Volume 74, Number 30 | December 01 - 07, 2004

Traffic jam over Pier 57, as consultants’ studies clash

By Albert Amateau

In the wake of a recent recommendation by a community working group about the redevelopment of Pier 57, the two rivals for the project have commissioned competing traffic studies in the hope of influencing a decision expected soon by the Hudson River Park Trust.

The clashing traffic studies were undertaken by Sam Schwartz, a traffic consultant and former city Department of Transportation official, on behalf of Chelsea Piers Management and by Philip Habib, a traffic consultant who has done studies for several private and government projects, on behalf of Leonardo on Pier 57, a consortium of the Cipriani restaurant group and the developer Steve Witkoff.

The Trust, which is building the 5-mile-long riverfront park, earlier this year designated the Pier 57 Community Working Group, composed of West Side elected officials, Community Board 4 members and neighborhood waterfront advocates, to review the projects and make a recommendation.

The Working Group voted in favor of Leonardo on Pier 57 recently. And soon after, Chelsea Piers commissioned Schwartz to do a traffic study. Schwartz found that the Leonardo project would cause unprecedented congestion on the West Side Highway, have a negative impact on the Hudson River Park bikeway and walkway and make it harder to get in and out of the sports and entertainment complex, which Chelsea Piers developed and has been operating on Piers 59, 60, 61 and 62 for the past 11 years.

Habib’s response on behalf of the Leonardo group declared that Schwartz’s conclusions were based on grossly exaggerated assumptions about the number of people who could attend the Leonardo banquet-and-event space at the same time, misunderstanding of the Leonardo project’s parking plans and failure to consider revisions to the Leonardo plan.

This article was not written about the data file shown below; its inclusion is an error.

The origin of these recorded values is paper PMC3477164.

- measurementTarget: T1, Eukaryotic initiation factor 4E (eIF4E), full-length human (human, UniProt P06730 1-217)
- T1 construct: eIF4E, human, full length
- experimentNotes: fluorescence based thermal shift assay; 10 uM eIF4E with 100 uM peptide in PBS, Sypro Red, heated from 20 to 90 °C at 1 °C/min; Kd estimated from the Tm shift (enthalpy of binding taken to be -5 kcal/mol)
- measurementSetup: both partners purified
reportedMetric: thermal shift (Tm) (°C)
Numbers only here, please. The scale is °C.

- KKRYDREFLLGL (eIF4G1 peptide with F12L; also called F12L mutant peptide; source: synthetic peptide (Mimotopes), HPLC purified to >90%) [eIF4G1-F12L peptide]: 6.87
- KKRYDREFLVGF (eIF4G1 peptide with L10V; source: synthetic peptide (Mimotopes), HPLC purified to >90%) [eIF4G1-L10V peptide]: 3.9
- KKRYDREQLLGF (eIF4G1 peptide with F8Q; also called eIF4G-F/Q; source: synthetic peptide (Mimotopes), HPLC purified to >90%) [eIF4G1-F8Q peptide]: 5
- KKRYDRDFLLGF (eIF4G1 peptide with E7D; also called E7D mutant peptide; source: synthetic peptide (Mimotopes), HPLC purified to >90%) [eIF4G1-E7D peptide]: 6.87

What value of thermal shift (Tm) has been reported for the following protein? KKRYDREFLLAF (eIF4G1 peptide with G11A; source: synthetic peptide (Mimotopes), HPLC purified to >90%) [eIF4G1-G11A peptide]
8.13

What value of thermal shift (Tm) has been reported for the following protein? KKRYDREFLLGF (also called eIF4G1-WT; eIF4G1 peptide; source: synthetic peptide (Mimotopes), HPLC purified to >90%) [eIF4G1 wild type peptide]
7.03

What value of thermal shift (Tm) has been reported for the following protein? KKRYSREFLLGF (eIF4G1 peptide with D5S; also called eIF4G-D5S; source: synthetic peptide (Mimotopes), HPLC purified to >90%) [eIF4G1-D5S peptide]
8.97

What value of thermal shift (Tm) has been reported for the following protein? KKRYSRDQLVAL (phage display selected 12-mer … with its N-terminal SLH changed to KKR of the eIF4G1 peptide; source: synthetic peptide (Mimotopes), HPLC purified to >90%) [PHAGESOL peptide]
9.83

The Trust last week acknowledged receiving the conflicting traffic studies but Chris Martin, Trust spokesperson, said the agency could not comment on them. While the Trust board of directors has a meeting at City Planning, 22 Reade St., on Dec. 2 at 4 p.m., the Pier 57 issue is not on the agenda, but it could be brought up for discussion. Martin, however, indicated that a vote was not likely this month.

Assemblymember Richard Gottfried, who is on the Pier 57 Working Group, said this week that the Cipriani-Witkoff proposal “is much preferred for the development of Pier 57.” In addition to what he called “superior design and respect for the historic nature of the pier,” Gottfried said the Cipriani team’s “responsiveness to and interest in the concerns of the neighboring community and its local elected officials and those of the Working Group,” was a factor in the choice.

Ed Kirkland, a Community Board 4 member on the Working Group, said the Cipriani team’s response to the community was “in contrast to the long lack of response to community concerns of Chelsea Piers over the years, not in this proposal alone,”

Nevertheless, Gottfried said he was still concerned about the Cipriani proposal for a 70,000-sq.-ft. banquet-and-event space and its traffic impact.

The 300,000-sq.-ft pier at W. 15th St., a city bus garage until last year, was most recently used to detain people arrested in connection with protests during the Republican National Convention.

Gottfried along with Congressmember Jerrold Nadler, State Sen. Tom Duane and City Councilmember Christine Quinn reaffirmed the Working Group’s choice of the Cipriani plan in a letter to the Trust board of directors. Assemblymember Deborah Glick also sent the board a letter calling for reconsideration of two proposals by community-based groups that the Trust eliminated in September because of doubts about financial capabilities.

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